|Kingston Subdivision (CN) (formerly Cornwall and Gananoque subs.)|
CN 6250 The water tank is visible behind the signal and over the third car in the train.
|Ste. Anne de Bellevue||The tank at the Ste. Anne de Bellevue was demolished in 1960 (Cornwall Standard Freeholder 31 January 1961)|
The water tank can be seen through the canopy
|Cornwall Freeholder of September 30, 1889:|
“Not having any more use for the tank house since the hydrants have been erected, the G.T.R. Co. have torn down that building.”
Lafontaine states that in 1887 standpipes were installed at the station, likely when the Cornwall municipal water system came into operation.
Cornwall Freeholder of October 9, 1896:
“The G.T. is building a large tank at the west end of the Cornwall station to enable engines to take on water more rapidly than from the crane. It is 28 ft. in diameter and 18 ft. deep, elevated on a stone foundation 6 ft. high. The tank will hold 50,000 gallons of water, will steady the pressure in the mains and will improve the value of the waterworks for fire protection, having been advised by the Underwriters’ Association for some years past. It will enable engines to take water in 2 1/2 minutes instead of 8 (min).”
Looking east at the original Cornwall station grounds with a 50,000 gallon steel water tower. Photo by Allan Toohay
Cornwall Standard-Freeholder of January 31, 1961 noted that the CNR was destroying the still new 100,000 gallon water tower at the post modern station site.
There were two standpipes at Cornwall, one for each main line.
CN 6034 East taking water 20 July 1955
The tank at the old station was demolished in January 1961 (Cornwall Standard Freeholder 31 January 1961)
CNR station 1926
CN 5587 Labor Day 1955 Matt-2195
|Cornwall, after diversion||In May 1957 the CNR relocation was opened as a result of the
St. Lawrence Seaway and Power Project so rails were moved, stations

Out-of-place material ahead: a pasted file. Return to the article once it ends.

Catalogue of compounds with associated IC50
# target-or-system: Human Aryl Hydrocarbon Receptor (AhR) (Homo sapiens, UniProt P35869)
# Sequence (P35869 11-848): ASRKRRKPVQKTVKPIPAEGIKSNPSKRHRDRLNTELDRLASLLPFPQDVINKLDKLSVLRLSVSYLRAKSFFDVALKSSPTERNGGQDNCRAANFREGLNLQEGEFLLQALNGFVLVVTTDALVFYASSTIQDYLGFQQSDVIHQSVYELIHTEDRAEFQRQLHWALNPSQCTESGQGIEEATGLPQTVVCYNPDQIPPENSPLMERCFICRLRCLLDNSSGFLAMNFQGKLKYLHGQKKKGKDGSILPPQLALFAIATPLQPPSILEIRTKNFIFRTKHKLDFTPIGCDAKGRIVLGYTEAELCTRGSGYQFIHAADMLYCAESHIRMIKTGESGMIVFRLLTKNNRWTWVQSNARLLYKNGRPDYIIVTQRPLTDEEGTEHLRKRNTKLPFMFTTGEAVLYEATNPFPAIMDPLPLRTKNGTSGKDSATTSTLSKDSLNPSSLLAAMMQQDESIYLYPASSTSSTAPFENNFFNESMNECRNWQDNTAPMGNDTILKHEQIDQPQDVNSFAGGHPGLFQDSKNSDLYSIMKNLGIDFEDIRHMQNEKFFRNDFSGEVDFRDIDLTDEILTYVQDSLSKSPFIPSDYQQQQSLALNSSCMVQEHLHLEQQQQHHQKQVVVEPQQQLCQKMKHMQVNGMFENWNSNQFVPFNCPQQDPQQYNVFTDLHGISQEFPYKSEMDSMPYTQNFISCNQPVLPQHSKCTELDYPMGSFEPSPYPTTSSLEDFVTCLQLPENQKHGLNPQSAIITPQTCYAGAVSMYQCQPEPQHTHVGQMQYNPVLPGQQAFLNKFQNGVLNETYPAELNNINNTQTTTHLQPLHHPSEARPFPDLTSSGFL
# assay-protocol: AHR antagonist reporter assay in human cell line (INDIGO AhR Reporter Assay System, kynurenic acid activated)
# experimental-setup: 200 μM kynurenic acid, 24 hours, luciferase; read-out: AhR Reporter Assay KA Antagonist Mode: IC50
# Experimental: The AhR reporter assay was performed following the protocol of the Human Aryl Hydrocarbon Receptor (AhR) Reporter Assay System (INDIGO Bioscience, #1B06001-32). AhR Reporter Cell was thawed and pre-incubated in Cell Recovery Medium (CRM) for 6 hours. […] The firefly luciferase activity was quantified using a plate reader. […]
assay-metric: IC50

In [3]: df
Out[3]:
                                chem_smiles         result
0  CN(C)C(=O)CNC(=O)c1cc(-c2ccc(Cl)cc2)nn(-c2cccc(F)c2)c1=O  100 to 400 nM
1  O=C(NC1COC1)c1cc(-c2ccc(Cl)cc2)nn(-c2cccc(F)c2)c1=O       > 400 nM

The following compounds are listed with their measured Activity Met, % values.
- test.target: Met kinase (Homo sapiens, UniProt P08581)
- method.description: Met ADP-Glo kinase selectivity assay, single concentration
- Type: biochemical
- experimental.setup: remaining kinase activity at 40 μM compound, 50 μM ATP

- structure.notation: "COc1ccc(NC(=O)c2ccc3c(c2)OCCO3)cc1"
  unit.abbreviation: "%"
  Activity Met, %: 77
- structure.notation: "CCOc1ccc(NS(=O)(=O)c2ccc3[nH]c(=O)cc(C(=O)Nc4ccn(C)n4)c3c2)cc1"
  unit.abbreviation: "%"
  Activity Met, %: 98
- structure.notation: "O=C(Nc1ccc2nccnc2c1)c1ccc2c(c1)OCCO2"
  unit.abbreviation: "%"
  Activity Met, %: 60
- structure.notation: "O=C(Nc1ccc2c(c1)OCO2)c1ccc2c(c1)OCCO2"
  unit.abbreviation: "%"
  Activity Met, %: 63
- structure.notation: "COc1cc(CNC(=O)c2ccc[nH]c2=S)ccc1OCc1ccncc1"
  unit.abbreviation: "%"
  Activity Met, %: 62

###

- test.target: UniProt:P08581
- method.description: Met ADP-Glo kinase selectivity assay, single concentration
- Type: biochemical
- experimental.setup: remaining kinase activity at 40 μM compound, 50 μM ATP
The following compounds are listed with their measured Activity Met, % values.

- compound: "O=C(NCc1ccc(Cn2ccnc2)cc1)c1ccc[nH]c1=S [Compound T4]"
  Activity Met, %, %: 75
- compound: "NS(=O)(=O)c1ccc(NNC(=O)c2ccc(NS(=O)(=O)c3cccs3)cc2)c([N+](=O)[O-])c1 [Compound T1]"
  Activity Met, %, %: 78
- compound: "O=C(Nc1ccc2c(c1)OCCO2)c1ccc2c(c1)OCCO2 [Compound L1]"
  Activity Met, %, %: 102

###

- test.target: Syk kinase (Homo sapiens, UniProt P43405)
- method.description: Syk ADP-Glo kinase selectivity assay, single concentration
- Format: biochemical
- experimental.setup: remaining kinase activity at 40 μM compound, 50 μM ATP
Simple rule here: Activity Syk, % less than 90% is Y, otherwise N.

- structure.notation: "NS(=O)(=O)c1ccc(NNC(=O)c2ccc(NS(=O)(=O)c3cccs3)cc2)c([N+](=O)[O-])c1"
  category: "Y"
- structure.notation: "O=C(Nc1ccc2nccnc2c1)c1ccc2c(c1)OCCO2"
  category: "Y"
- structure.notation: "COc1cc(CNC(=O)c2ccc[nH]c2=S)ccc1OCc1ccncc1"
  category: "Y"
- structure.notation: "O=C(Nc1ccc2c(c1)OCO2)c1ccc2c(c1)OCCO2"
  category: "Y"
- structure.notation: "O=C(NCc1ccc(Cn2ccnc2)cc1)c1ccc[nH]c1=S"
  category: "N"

closed and new ones erected. |
From Cornwall Standard Freeholder Tuesday 31 January 1961 (exer[ts)
Tank Busters Tower demolition end of an era
The felling of a 100,000 gallon water tower at the new Canadian National Railway Station Monday marked the end of an era in railroading.
The tower was the last visible reminder of the age of the steam driven locomotive.
It has been empty a long time. It's last gallons were used up years ago when the CNR switched from steam to diesel locomotives. The "pufferbillies" have long since vanished to the scrap yards where they sit gathering rust awaiting their turn to become a victim of the cutting torch.
Jack Gallant of Cornwall was in charge of demolishing the tower and was assisted by Mark Fielding and Gerard Fontaine.
The work is not new to Jack Gallant as was revealed in an interview.
"This past summer I took down 19 of them," he said.
More recently he has taken down the tower at the old CNR station.
Other towers which were victims of his cutting torch include the one at Morrisburg and three others at St. Anne de Bellevue, Ste, Hyacinthe and Sherbrooke, Quebec.
Asked how he went about demolishing these relics of a by-gone age Mr. Gallant replied that most of the time he cut illegible and let the tower fall in a predetermined area.
This is the method he used at the new station.
The tower at the old railway station posed a problem however, and could not be brought down in the conventional way. Here a maze of telegraph and electrical wires ran close to the tower.
To cut its supports and allow it to fall would probably have severed many of these wires. Therefore it had to be taken down piecemeal.
Following demolition of the tower, steel is cut into smaller pieces and shipped out to the scrap yard.
For those who became attached to the steam locomotive, the disappearance of the water towers is the "end of the line," and the coming generations will probably never know what a steam locomotive was, unless they dig up some old magazines on railroading when the "pufferbilly" was in its glory.
This is looking east, the current VIA station is being built in the distance on the right. The date is 1956 so the tower was just put in and the Pitt Street overpass is being built where the photographer is standing. The signal was likely for trains to stop at the station or to water up. Credit to the Cornwall Community Museum.
|Lyn||Brockville Recorder 1 February 1895|
Mr. G. Cornish of Belleville, with his staff of carpenters is busy reconstructing the two G.T.R. water tanks at Lyn, used for holding water used in the stock yards
|Morrisburg||Ottawa Citizen 14 December 1922|
BOTTLED BEER LOST WHEN CAR BURNS
BROCKVILLE. Ont. Dec. 13 Four hundred cases of bottled beer consigned from London, Out., to Montreal were destroyed when a refrigerator car in which they were being carried on an castbound Grand Trunk freight train, caught fire from a heater at Morrisburg yesterday. After the train crew had made efforts to put out the fire by placing the car under the water crane, the Morrisburg volunteer fire brigade was called. About 100 cases of beer were saved, but the car was wrecked.
The tank at the Morrisburg was demolished in 1960 (Cornwall Standard Freeholder 31 January 1961)
See also Westport sub
CN 1238 July 1950 Matt-0284
TIR 500 at Gananoque Junction Ken Chivers photo 1960